Looking at X399 motherboard features, something like the ASRock Professional Gaming has three M.2 sockets, a U.2 socket, 10 USB 3.0 ports and 2 3.1 USB ports plus 8 SATA.  That's a lot of storage, although I don't know if you can use them all at the same time.  ISTR reading that Threadripper would be having 60 plus lanes, so I am guessing that the answer would be yes.

                                                         

                                                        I haven't seen anything about XC399 VRMs spontaneously combusting either, but I have read about compromises because the huge CPU socket leaves less space on the boards.  The ASRock board has an eight-phase digital CPU VRM — five less than at least one of their X299 boards.

                                                         

                                                        So right now I am definitely leaning towards Threadripper.  I think they are even going to be available before the higher end i9X CPUs, and my money is burning holes in my pocket.

                                                         

                                                         

                                                        http://www.tomshardware.com/news/amd-threadripper-1920x-1950x-intel,34999.html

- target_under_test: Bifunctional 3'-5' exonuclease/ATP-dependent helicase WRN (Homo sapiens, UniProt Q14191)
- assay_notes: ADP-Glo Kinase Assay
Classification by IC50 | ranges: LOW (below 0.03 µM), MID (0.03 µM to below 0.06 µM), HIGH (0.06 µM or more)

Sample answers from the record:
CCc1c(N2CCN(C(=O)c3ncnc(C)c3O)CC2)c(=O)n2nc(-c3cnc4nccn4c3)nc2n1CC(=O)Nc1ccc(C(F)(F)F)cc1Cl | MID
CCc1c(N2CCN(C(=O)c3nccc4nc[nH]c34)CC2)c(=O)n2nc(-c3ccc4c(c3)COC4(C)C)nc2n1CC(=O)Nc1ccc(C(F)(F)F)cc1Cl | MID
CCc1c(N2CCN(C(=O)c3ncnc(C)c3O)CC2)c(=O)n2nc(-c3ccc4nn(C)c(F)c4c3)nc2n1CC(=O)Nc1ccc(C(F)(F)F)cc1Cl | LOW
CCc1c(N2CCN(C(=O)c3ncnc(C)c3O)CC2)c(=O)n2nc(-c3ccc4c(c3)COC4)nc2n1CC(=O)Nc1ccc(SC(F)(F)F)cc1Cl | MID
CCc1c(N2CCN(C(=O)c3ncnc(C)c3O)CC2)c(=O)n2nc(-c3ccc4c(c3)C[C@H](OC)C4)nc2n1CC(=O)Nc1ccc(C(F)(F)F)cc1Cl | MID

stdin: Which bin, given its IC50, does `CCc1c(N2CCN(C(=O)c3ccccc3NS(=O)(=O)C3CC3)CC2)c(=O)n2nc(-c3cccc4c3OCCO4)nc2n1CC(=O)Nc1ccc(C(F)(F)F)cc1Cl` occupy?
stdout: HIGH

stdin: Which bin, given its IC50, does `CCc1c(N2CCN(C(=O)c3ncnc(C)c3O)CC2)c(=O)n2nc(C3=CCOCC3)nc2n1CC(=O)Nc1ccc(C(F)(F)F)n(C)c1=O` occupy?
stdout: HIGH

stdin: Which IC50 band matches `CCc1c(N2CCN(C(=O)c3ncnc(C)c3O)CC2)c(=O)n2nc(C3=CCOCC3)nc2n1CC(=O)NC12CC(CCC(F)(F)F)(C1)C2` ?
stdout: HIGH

• 25. Re: Any one pre-order the new X299 motherboard with an Intel I9 processor?
                                                          Bill Gehrke Most Valuable Participant

                                                          I am leaning your way Trevor.  But right now I will not do an upgrade.  I will be doing a household move before long.

                                                           

                                                          Did you read the next generation of Xeon, of course it is not designed for workstation applications but the industrial high density servers.  tn the long run we could see some fallout.  The new Platinum 8176 processor with a 3647 pins where the current units have 2011, a price of only $8179 for 28 cores and 56 threads plus direct network connectivity from the CPU and 48 PCIe Gen 3 lanes.

                                                          • 26. Re: Any one pre-order the new X299 motherboard with an Intel I9 processor?
                                                            Trevor.Dennis Adobe Community Professional

                                                            https://forums.adobe.com/people/Bill+Gehrke  wrote

                                                             

                                                            I am leaning your way Trevor.  But right now I will not do an upgrade.  I will be doing a household move before long.